Bay County Small Claims Court, Michigan


Court’s Ruling in a Small Claims Court Case

The court may make a decision at the hearing after both sides presented their evidence. Or, the judge or magistrate might take the matter under submission. If this happens, the court will probably notify the parties through mail.

Bay County Small Claims Court Hearing Preparations

You should gather all evidence well before the date of the hearing. This includes any contracts, written agreements, receipts, photographs, or videos that involve the subject matter of your case. Both the plaintiff and defendant will have the chance to present evidence to the court. It is advised that you write out what you plan on saying to the court about your case in advance (to help focus in on what is really important). Also, if there are any witnesses besides yourself who have information that would support your position, you should arrange to have them present at the hearing so they can present testimony to the court.

Option for a Defendant After Being Sued in Small Claims Court

A defendant has the following options after being sued in small claims court:

  • Removing the case to Regular District Court
  • Appearing at the Court Hearing
  • Ignoring the Case (which may end up in a court issuing a default judgment against you)
  • Settling the Case

Service of a Defendant in Small Claims Court

The court will provide a copy of the Affidavit and Claim that you filed to the Defendant. The plaintiff must pay for this cost of service. Service is how the defendant learns of the lawsuit and when the case will be heard. Courts utilize both personal service and service by certified mail.

Removing the Case to District Court

Removal is the legal name for transferring the case from small claims court to regular district court (which allows either side to be represented by an attorney and removes the $6,000 limit of small claims court). Moving the case to regular district court means the normal rules of evidence and discovery apply meaning the case will take much longer to resolve. Either the plaintiff or defendant can decide to remove the case from the small claims court division to the regular district court. To accomplish this, a party should fill out and file with the court clerk a Demand and Order for Removal, Small Claims. This document needs to be filed prior to the small claims court trial or hearing and can actually be filed the same day (so long as it is before the hearing starts). The document can be found online.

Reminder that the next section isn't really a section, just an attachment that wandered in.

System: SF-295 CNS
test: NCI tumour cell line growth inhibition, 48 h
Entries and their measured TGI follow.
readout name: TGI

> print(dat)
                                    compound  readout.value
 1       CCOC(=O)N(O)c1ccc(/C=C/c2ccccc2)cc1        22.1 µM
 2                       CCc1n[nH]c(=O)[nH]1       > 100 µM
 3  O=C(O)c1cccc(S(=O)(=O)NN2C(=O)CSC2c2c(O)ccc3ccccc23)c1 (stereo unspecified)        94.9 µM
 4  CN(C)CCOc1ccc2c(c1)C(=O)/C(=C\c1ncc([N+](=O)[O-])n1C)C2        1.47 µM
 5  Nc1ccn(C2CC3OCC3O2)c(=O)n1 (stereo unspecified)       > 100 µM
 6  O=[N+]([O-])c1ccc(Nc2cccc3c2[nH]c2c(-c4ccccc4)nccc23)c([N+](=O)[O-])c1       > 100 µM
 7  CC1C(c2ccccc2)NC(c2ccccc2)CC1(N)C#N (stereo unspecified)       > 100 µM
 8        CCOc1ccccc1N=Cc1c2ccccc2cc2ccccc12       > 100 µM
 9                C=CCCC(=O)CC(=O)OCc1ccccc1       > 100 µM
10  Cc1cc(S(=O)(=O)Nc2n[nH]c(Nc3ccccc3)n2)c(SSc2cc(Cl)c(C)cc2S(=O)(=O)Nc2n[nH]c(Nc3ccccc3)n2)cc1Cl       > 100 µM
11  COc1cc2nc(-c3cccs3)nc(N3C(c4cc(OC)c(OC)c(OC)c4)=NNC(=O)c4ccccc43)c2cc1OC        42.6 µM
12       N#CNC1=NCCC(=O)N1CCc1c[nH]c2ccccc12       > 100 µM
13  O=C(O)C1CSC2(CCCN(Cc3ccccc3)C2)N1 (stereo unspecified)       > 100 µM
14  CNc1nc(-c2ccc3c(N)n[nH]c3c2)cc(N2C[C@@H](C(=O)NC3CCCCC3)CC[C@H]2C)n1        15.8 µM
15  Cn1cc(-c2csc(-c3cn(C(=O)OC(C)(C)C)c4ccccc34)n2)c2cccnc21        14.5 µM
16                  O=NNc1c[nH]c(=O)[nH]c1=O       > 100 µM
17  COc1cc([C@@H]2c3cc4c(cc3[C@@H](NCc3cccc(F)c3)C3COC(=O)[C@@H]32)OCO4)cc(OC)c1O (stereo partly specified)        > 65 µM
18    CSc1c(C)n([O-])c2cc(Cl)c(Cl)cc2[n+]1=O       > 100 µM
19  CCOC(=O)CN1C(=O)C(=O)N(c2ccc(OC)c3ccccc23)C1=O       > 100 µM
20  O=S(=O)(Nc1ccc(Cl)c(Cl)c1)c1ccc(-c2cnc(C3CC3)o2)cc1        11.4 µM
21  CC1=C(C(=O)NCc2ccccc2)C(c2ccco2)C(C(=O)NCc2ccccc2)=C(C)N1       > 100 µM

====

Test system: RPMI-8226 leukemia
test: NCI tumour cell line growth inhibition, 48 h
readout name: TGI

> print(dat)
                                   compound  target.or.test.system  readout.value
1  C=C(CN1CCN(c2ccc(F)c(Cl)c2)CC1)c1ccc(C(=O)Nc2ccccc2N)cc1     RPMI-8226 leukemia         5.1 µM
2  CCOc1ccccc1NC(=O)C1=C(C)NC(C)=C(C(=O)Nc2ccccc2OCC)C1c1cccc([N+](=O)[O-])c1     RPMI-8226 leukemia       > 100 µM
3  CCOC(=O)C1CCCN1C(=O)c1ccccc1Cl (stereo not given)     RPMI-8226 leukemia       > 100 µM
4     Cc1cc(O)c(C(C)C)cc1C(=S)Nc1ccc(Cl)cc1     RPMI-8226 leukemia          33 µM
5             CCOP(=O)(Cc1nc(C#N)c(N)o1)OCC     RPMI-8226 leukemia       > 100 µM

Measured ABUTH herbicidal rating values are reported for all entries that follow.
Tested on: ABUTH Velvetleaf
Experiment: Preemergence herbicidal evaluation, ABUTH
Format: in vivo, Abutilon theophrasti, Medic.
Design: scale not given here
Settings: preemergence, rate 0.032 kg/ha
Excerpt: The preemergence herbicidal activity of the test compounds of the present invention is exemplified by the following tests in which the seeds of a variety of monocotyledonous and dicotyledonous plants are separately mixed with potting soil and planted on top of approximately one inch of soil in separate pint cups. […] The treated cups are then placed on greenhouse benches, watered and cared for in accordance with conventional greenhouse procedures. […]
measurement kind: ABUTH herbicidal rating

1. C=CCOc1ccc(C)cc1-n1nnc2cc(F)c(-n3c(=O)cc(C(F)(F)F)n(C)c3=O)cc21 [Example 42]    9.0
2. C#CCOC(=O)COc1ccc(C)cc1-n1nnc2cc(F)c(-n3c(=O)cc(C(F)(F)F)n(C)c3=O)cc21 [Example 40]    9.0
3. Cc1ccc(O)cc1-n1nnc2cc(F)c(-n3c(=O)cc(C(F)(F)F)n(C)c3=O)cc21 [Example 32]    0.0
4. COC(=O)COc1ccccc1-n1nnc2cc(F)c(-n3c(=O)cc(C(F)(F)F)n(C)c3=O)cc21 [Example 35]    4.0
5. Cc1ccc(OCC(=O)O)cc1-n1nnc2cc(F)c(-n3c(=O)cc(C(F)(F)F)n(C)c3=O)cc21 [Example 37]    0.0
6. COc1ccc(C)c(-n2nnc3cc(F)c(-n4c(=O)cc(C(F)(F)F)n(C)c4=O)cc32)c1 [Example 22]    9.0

Can I have an attorney Represent me in Small Claims Court?

Parties are not allowed to be represented by attorneys in small claims court. Neither the plaintiff nor defendant can be represented by an attorney in small claims court. Each side is required to represent himself or herself in front of the court. Either side can request that the case be removed to regular district court where both sides can have an attorney. However, regular district court follows the normal rules of evidence and procedures which mean the dispute will likely take significantly longer to resolve.

How to File a Small Claims Court Case in Bay County

The forms for a plaintiff to fill out to begin a small claims court case can be found here. Once filled out, the plaintiff needs to file the form with the 74th District Court clerk. When submitting the filing, the plaintiff will need to pay a filing fee. The fees for filing a small claims court case are:

  • $30 – for claims up to $600
  • $50 – for claims between $600 and $1,750
  • $70 – for claims between $1,750 and up to $6,000

If the plaintiff is successful in the case, the court could add the cost of the filing fee to the damages in the case. Once the case is filed, the court clerk should provide you with a court case number. You should keep this court case number handy as it will help you identify your case when you speak with court staff or complete paperwork associated with your case. In addition to the case number, you should also be provided with the date, time, and location of the court hearing for your case.

What kind of cases can be filed in small claims court?